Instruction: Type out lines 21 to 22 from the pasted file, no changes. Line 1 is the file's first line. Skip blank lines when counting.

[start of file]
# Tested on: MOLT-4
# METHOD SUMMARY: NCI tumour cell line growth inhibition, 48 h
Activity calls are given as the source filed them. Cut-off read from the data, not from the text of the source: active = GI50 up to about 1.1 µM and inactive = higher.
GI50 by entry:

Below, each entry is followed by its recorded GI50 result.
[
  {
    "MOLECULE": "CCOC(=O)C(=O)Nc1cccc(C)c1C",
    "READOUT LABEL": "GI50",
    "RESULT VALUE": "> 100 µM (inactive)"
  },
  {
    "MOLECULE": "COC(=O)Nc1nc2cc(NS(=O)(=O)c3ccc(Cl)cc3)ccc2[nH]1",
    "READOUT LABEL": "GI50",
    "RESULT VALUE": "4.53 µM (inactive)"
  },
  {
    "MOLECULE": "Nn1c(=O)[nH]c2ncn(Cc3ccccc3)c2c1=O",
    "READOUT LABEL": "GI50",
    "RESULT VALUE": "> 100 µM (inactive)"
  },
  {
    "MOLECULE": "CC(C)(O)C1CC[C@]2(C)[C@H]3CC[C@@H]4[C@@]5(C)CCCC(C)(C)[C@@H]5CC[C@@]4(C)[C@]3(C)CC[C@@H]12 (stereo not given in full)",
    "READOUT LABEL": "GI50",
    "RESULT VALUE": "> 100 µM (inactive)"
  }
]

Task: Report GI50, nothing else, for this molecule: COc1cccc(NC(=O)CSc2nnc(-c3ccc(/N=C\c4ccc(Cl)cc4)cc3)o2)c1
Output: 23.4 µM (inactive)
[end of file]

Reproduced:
  },
  {